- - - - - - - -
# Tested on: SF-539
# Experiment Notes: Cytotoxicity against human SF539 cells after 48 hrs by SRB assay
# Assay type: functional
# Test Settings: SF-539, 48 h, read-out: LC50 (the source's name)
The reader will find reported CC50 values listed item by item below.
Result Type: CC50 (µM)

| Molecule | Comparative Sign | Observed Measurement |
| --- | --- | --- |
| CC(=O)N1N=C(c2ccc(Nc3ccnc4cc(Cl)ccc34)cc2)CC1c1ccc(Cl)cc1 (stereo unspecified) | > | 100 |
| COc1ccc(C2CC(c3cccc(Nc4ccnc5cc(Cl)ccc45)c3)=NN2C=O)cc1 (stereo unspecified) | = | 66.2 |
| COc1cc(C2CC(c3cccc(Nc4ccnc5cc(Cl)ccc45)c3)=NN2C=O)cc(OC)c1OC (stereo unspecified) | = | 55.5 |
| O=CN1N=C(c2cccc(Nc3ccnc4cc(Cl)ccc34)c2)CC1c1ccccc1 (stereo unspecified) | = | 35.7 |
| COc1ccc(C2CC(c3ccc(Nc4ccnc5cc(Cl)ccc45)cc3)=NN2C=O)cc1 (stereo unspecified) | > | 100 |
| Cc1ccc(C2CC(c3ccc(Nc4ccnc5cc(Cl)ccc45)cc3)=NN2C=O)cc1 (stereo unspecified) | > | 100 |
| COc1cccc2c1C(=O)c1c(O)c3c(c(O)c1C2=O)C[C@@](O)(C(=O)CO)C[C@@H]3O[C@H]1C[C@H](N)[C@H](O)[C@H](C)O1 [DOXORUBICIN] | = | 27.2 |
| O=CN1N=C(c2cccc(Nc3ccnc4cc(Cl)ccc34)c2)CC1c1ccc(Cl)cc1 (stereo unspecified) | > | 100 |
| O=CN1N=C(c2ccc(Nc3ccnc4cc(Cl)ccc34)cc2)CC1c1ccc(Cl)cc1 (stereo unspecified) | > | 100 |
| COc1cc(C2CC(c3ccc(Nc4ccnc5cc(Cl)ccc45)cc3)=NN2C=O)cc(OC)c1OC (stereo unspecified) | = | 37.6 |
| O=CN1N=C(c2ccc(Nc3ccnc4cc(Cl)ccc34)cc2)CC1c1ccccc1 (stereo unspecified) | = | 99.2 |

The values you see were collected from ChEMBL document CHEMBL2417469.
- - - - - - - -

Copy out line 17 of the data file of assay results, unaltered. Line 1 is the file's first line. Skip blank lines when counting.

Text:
| O=CN1N=C(c2ccc(Nc3ccnc4cc(Cl)ccc34)cc2)CC1c1ccc(Cl)cc1 (stereo unspecified) | > | 100 |